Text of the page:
Tuesday, June 14, 2011


John Madden, 2010
Starring: Helen Mirren, Ciaran Hinds, Tom Wilkinson, Sam Worthington, Jessica Chastain, Marton Csokas, Jesper Christensen

In Berlin, 1965, three young Mossad agents, Rachel, David, and Stefan are ordered to capture a notorious Nazi doctor and bring him back to Israel to stand trial. In "present day," which is Israel 1997, Rachel's daughter has written a book about the incident. Rachel was forced to shoot and kill the doctor when he attacked her and almost escaped. All three returned home to Israel as heroes. With the book's release, secrets that they have kept hidden for thirty years come to haunt them and Rachel is forced to take matters into her own hands. I will say no more of the plot, though I'm sure every other reviewer has spoiled it by now.

The Debt is a remake of a 2007 Israeli film of the same name, directed by Assaf Bernstein. The original is now on my very long list of films to see, because I'm sure it's even more enjoyable than the very likable remake. The writing is excellent and for that alone I would recommend the film. The smart, well-crafted screenplay was penned by Peter Straughn (The Men Who Stare at Goats), Jane Goldman (Stardust, Kick-Ass) and Matthew Vaughn (producer and director of Layer Cake, Stardust, and Kick-Ass). Though I normally hate plot twists and can see them from about ten miles away, these were elegant and unapologetic. The triangular relationship between Rachel, David, and Stefan is another powerful driving force of the film, as was the divide between past and present.

The Debt could be described as a political thriller about spies in post-war East Berlin, it is bleaker and more personal than most of its cinematic brethren. The emotional tone is relatively dark and moves between the private, pressure cooker of an apartment in Berlin to the open, public spaces in the present, which are steeped with bitterness, regret, and deceit.

The acting is fantastic, but Helen Mirren stars in it, so what would you expect? Rachel is split between Dame Mirren and newcomer Jessica Chastain, who will also appear in Terrence Malick's upcoming epic,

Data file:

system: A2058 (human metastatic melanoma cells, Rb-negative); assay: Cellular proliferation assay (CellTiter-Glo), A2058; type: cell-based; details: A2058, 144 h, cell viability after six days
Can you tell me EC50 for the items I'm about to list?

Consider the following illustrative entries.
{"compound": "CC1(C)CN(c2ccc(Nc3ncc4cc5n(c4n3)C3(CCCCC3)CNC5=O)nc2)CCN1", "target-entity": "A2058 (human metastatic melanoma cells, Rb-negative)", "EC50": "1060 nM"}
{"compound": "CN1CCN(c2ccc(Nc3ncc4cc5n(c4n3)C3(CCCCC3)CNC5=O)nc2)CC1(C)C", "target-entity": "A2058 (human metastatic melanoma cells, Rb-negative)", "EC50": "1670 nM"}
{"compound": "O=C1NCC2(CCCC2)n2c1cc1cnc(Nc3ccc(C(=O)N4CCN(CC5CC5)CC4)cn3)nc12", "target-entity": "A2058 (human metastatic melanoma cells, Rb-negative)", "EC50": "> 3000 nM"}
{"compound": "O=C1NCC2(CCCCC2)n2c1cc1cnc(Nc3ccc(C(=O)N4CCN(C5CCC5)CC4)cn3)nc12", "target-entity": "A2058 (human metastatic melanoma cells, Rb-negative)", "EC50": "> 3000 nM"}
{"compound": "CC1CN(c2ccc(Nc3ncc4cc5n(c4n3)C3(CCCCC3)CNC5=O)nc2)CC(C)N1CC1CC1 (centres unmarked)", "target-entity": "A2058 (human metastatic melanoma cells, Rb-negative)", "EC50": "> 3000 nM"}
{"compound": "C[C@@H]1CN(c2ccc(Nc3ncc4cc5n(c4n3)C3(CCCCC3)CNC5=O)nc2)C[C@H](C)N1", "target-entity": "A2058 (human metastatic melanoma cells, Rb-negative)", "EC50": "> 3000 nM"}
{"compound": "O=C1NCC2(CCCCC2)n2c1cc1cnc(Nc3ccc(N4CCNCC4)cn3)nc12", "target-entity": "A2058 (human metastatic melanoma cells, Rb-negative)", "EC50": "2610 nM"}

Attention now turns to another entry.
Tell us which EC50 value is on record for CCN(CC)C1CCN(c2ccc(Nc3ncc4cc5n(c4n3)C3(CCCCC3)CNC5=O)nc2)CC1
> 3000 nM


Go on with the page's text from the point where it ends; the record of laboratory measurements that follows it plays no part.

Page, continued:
The Tree of Life. Chastain is the perfect blend of emotional and reserved, vulnerable, yet determined and I look forward to her future film work. The sensitive, resourceful David is split between Ciaran Hinds and Sam Worthington. Though I adore Ciaran Hinds, he has slight screen time and would probably be more appropriate for a more aggressive, confident character, rather than the sick and confused older David. Sam Worthington, on the other hand, continues to surprise the hell out of me. He's definitely on the rise as an action star (Terminator Salvation, Avatar, Clash of the Titans), but who knew he could act? I only have two slight criticisms. First, his Australian accent comes through pretty strongly, which was distracting. Second, between Chastain and Csokas, he's the weakest link in terms of acting, which oddly fits in with his character's similarly more passive role in the trio.

The ambitious, domineering Stefan is split between Tom Wilkinson and Marton Csokas. Wilkinson, as always, is perfect and he doesn't let Mirren outshine him in their scenes together. I have to tell you a secret about Marton Csokas. Though he is an accomplished stage actor in New Zealand, I never really thought too highly of his acting skills. He was Borias in
Xena, not that I've ever watched that before... He also played Celeborn in Lord of the Rings and the evil Yorgi in XXX. But he is amazing in The Debt. I was literally in awe of the difference in skill level between this film and the past work that I've seen. I hope Hollywood will sit up and take notice, because he's great.

My biggest and maybe only criticism of the film is the divide between characters. Though all the actors do an outstanding job, I'm not sure that that the transition between past Rachel/David/Stefan to their older, "present day" selves is a smooth one. I felt like I was watching six different characters, not three, and it seems to have been written that way.

Finally, let me add that I will watch almost any movie about intelligence agents. The way some people are Civil war nerds, I'm an intelligence agency nerd and the Mossad is one of my favorites to read about. In case you're in the dark, the Mossad is Israel's national intelligence agency next to Aman (military intelligence) and Shin Bet (internal security service, kind of like the FBI), but the Mossad is responsible for a lot of things that the CIA do here, like gathering intelligence and covert ops, as well as rescuing Jews from countries with troublesome political environments and no Aliyah agencies. Like the Israeli army, they're known for being pretty bad ass. They actually warned the FBI and CIA about 9/11 before it happened. History lesson over.

At any rate, definitely check out The Debt when it comes to theaters. It is one of those rare films that I think a lot of people will enjoy; the audience in the theater I saw it in was incredibly diverse. It will supposedly be released by Miramax on December 29th. Edit: Here is the single disc Miramax DVD.

No comments:

Post a Comment